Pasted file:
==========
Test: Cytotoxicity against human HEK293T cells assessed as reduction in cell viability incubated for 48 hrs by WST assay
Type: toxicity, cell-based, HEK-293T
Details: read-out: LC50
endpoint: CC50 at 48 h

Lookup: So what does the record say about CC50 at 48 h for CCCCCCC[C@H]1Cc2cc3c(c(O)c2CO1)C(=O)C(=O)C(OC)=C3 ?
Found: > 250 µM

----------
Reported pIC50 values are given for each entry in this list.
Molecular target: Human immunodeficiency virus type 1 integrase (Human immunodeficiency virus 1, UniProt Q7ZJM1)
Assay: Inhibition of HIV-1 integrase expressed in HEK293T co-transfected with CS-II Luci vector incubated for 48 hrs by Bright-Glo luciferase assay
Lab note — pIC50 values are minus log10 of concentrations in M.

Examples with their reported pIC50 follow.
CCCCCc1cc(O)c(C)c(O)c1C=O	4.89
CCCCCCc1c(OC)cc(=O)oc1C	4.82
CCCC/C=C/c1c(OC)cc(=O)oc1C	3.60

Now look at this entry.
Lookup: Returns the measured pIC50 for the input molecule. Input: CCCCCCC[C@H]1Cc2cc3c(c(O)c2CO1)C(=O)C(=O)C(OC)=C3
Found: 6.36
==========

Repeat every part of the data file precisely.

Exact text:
Test: Cytotoxicity against human HEK293T cells assessed as reduction in cell viability incubated for 48 hrs by WST assay
Type: toxicity, cell-based, HEK-293T
Details: read-out: LC50
endpoint: CC50 at 48 h

Lookup: So what does the record say about CC50 at 48 h for CCCCCCC[C@H]1Cc2cc3c(c(O)c2CO1)C(=O)C(=O)C(OC)=C3 ?
Found: > 250 µM

----------
Reported pIC50 values are given for each entry in this list.
Molecular target: Human immunodeficiency virus type 1 integrase (Human immunodeficiency virus 1, UniProt Q7ZJM1)
Assay: Inhibition of HIV-1 integrase expressed in HEK293T co-transfected with CS-II Luci vector incubated for 48 hrs by Bright-Glo luciferase assay
Lab note — pIC50 values are minus log10 of concentrations in M.

Examples with their reported pIC50 follow.
CCCCCc1cc(O)c(C)c(O)c1C=O	4.89
CCCCCCc1c(OC)cc(=O)oc1C	4.82
CCCC/C=C/c1c(OC)cc(=O)oc1C	3.60

Now look at this entry.
Lookup: Returns the measured pIC50 for the input molecule. Input: CCCCCCC[C@H]1Cc2cc3c(c(O)c2CO1)C(=O)C(=O)C(OC)=C3
Found: 6.36